Again, not a mastering issue . . . it goes all the way back to your tracking. The closer you get, at every stage, to the sound you want, the better your final mix will sound. Trying to correct faults on individual tracks at the mix buss is a frustrating task. In other words, there is only so much you can fix at the stereo buss stage, and simply trying to smash it into submission will sound exactly like you tried to smash it into submission.
This is exactly right. Fix it in the mix is the worst possible option, but so easy these days. Unfortunately easy doesn't mean good. Oh for those heady days where you actually had to have the band in a proper studio to record!
Old 8th November 2018
  #10
Quote:
I am thinking that after my mix is done at a level of about -12db--all tracks, I will then pass the tracks/ groups through compressors and transformers until I can bring final levels up to about -6db. I work in a hybrid way, using the box as a glorified tape machine. I also use a real tape machine, and outboard gear.

How does that sound? Does that make sense as a super basic first idea of mastering? I mean: using compressors and transformers to bring things up in a way that is level?
I have no idea and neither does anyone else here because we did not hear the before and the after and we do not have access to your mixes in a tuned room. what to do in Mastering is not set to a template. You use what is needed and only what is needed. So you can say you did this and that and it doesn't, because we do not have access to your mix to hear it.
Every song mastered uses different settings and different processes and different effects. Its just like a painting. Every painting was done with different paint strokes and paint colors and paint brushes. The same goes for mastering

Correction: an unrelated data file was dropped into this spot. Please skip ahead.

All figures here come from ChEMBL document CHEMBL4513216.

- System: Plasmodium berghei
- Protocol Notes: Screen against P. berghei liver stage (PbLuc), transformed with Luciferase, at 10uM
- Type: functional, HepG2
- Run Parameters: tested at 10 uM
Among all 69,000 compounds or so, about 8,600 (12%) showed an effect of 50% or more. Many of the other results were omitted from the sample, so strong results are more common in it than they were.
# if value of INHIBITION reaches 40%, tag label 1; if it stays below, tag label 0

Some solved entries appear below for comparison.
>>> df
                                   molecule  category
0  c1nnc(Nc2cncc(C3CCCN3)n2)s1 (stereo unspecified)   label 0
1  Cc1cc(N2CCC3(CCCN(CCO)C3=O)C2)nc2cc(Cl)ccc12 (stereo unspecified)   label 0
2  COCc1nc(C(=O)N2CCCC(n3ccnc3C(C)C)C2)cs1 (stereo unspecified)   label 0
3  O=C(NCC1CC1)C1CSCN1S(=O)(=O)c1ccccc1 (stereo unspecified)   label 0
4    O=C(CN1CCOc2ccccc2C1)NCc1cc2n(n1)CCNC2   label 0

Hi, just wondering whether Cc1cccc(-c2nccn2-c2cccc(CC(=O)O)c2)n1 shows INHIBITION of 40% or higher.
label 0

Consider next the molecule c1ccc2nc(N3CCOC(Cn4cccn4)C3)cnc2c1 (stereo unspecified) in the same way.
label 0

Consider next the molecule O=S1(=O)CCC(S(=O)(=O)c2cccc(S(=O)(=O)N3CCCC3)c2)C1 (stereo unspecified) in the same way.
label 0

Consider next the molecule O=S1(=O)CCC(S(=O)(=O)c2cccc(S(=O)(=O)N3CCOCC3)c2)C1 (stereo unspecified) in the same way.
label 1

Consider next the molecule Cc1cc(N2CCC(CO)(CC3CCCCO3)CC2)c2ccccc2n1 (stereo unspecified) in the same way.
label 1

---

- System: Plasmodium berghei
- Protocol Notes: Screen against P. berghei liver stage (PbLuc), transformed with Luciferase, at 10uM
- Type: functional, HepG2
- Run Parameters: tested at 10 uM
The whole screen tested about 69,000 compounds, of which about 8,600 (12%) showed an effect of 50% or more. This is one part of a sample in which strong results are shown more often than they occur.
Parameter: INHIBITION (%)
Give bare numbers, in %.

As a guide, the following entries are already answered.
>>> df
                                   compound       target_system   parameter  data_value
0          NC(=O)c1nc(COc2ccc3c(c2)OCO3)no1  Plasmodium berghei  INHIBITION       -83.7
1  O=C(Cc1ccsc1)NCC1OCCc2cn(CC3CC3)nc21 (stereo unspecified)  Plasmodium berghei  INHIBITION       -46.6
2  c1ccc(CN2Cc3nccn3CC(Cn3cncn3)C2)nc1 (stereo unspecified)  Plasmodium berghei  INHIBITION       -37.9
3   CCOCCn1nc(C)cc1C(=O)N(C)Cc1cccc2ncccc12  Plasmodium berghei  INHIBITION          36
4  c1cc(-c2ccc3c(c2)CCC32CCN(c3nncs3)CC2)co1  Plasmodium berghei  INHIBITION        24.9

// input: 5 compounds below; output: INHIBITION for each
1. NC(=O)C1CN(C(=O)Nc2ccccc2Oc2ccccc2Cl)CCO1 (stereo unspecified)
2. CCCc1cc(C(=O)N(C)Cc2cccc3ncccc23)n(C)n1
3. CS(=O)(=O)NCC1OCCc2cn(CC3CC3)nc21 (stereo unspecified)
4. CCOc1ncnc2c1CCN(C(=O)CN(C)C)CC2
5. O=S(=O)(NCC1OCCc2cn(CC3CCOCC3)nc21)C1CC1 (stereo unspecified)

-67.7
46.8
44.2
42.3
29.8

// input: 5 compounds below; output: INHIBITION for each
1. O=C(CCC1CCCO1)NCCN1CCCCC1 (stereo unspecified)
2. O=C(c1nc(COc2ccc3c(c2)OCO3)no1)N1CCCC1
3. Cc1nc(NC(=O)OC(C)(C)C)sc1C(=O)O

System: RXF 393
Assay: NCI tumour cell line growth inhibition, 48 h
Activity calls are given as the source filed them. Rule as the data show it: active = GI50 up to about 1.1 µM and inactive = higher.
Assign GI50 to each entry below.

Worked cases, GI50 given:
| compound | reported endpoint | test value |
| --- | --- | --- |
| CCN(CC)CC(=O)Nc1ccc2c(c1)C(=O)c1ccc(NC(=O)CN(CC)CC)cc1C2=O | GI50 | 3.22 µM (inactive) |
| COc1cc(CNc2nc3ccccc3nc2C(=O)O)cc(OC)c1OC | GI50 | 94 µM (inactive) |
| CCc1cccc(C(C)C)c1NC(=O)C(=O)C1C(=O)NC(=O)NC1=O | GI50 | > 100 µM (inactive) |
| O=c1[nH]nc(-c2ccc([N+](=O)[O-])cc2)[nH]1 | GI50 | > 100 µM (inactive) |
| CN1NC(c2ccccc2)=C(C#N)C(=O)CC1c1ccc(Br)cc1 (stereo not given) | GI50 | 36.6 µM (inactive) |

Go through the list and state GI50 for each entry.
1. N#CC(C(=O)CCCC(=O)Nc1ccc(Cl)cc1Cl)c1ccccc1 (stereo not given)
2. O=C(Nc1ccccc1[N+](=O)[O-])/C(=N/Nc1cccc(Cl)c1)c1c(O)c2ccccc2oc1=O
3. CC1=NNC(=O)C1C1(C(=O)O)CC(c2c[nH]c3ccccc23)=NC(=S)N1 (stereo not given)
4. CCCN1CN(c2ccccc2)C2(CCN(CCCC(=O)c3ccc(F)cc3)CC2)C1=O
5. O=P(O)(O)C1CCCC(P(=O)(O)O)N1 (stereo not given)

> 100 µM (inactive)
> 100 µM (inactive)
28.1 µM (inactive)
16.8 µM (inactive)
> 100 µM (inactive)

Old 14th November 2018
  #11
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Just to add something that I haven't seen mentioned in this thread yet..

One important goal of mastering is to ensure that once the listener presses play at the beginning of the album and sets their desired volume.. they never have to get up to adjust the volume again in-between/during tracks
Old 3rd March 2019
  #12
Gear Addict
 

Quote:
Originally Posted by BoomWomb View Post
Well, I am sorry to answer a question with a question but are you saying there is no "mastering" but for preparing to vinyl? My understanding was mastering was the final engineering stage before broadcast/sharing/ public.
It used to be.
These days it has a slightly different meaning to most folks.

Some think editing/mixing one track is mastering now.
Some use the more usual meaning of putting the tracks together for an album as mastering. Best sequence for content impact, adjusting the levels to be compatible with each other and the music, yada yada.

A few think mastering means making it as loud and compressed as possible.

Most folks seem to overlook that the final must be mastered to the medium whether vinyl, cassette, DVD, CD, tape, TV, broadcast, or whatever and that they all have different requirements. And anything else is really premastering.
Old 3rd March 2019
  #13
Gear Addict
 

Quote:
Originally Posted by FreshProduce View Post
Just to add something that I haven't seen mentioned in this thread yet..

One important goal of mastering is to ensure that once the listener presses play at the beginning of the album and sets their desired volume.. they never have to get up to adjust the volume again in-between/during tracks
True.

But I do not want to have to adjust it between CDs either,
or switching TV channels but that is not going to happen.
Old 4th March 2019
  #14